Bright students from 10 schools compete in an interschool quiz that aims to hone children's non-academic skills while testing their knowledge.
Dubai's bright sparks engage in Battle of the Brains
DUBAI // Zaina Afzal shook her head in dismay and looked at her teammates for answers when the quizmaster asked what a cartographer does for a living.
The 10-year-old pupil from the Horizon School in Dubai had seen the other teams buckle under pressure and pass on the question at Battle of the Brains, an interschool quiz held yesterday afternoon.
Now it was their turn.
"It may seem obvious that it has something to do with cars," ventured Zaina, after none of the teams seated on the stage at Al Safa Private School auditorium managed to give the right answer.
"But no, it isn't," she laughed later, after learning that a cartographer charts maps. "No one managed to get that."
The wrong answer did not stop the Horizons team of six from proceeding to the final round of the competition, where they competed against Dubai English Speaking School, Repton and Jumeirah English Speaking School (Jess).
Horizon tied for second place with Dubai English Speaking School behind Jess.
The interschool competition was organised by Starting Point Dubai, a non-profit company that organises skills-based events for children to hone their non-academic skills while testing their knowledge.
"In today's world, information is available at the click of a mouse," said Anoop Bhargava, an adviser from Starting Point.
"But admissions to top universities and jobs are finite. Pupils must be prepared to display skills that set them apart from the rest and make it to the top - that is debating, public speaking, leadership and working in a team."
Ten schools took part in the quiz for primary schoolchildren between the ages of nine and 12 years.
The first multiple-choice round consisted of questions about topics in the news.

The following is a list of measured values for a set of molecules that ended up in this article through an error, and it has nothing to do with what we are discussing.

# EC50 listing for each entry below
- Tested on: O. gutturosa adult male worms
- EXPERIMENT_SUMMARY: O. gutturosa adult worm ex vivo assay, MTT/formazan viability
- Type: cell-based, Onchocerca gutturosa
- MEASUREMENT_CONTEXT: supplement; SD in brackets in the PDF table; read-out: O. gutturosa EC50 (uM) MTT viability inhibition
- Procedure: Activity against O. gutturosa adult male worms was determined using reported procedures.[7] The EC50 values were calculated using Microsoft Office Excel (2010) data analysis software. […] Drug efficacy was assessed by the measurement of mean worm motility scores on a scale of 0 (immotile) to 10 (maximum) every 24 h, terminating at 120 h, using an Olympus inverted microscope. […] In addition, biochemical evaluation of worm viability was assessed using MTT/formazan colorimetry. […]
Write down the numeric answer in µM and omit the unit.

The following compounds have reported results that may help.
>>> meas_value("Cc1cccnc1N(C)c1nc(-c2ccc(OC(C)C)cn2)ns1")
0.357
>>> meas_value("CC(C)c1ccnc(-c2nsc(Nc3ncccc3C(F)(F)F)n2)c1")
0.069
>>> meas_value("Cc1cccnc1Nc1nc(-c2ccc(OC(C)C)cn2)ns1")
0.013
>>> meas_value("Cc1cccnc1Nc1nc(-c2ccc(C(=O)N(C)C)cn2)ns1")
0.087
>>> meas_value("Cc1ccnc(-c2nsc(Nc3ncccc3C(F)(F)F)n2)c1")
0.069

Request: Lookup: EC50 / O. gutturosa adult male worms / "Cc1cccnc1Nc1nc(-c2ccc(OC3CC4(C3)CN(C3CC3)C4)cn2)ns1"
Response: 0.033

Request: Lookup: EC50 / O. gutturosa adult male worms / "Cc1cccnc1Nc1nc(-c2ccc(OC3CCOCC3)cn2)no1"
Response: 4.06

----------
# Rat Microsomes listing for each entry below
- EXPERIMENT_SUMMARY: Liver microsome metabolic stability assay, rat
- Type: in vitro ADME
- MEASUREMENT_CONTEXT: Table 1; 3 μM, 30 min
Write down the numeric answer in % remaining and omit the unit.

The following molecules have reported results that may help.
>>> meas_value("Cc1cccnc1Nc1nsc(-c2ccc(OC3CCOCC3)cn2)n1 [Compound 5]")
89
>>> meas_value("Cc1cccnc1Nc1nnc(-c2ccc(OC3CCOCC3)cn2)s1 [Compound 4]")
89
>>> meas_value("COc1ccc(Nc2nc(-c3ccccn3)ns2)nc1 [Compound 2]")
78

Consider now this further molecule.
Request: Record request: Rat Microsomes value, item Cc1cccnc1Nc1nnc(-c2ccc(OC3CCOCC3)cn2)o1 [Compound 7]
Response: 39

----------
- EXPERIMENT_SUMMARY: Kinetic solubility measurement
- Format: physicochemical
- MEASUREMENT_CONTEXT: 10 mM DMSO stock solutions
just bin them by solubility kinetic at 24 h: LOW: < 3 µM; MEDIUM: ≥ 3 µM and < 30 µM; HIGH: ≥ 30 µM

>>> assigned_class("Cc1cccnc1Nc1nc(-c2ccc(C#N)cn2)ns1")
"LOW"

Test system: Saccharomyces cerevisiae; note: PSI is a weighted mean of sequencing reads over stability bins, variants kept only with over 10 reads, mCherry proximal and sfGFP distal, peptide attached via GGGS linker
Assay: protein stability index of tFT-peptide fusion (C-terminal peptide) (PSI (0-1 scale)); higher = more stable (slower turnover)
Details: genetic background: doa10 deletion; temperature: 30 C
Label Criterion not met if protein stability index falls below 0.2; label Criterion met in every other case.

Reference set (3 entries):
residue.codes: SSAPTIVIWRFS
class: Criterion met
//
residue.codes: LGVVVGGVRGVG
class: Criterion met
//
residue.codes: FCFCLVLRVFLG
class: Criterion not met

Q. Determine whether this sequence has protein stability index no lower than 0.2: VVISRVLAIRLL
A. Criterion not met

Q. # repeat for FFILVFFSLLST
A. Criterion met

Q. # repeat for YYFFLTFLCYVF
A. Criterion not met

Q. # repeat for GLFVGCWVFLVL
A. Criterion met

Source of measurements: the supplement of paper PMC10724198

"Name a country based in two continents, Europe and Asia," said Laura Everest, a partner at Starting Point.
All teams raised their hands, shouting out "Turkey".
Next came general knowledge, open questions and rapid-fire questions before the pupils were quizzed on academic knowledge and current affairs.
Marion Sinclair, principal of the Horizons School, said the children put in a lot of hard work to brush up on different topics.
"We can see from their enthusiasm they have put a lot of effort into this," said Ms Sinclair.
"These competitions not only develop their thinking skills, but also raise their confidence and ability to face a crowd.
"Right now, they have to sit on a stage with a team and think fast."
James Gore, head of English at Repton preparatory school, agreed the quiz would make pupils well-rounded achievers.
"It improves their general knowledge and allows them to showcase their talents outside of academics and sports," said Mr Gore.
The six pupils from his school were chosen in a preliminary test.
Isabella Caraiscos, a Year 6 pupil, was elated when she was picked to represent the school.
"We were only told a few days ago and we just studied a bit," she said.
Her teammates also argued about what cartographer could mean.
Freya Reynolds, 10, said she knew the answer but could not get a word in edgeways. "I knew it had something to do with drawing maps but no one was listening to me."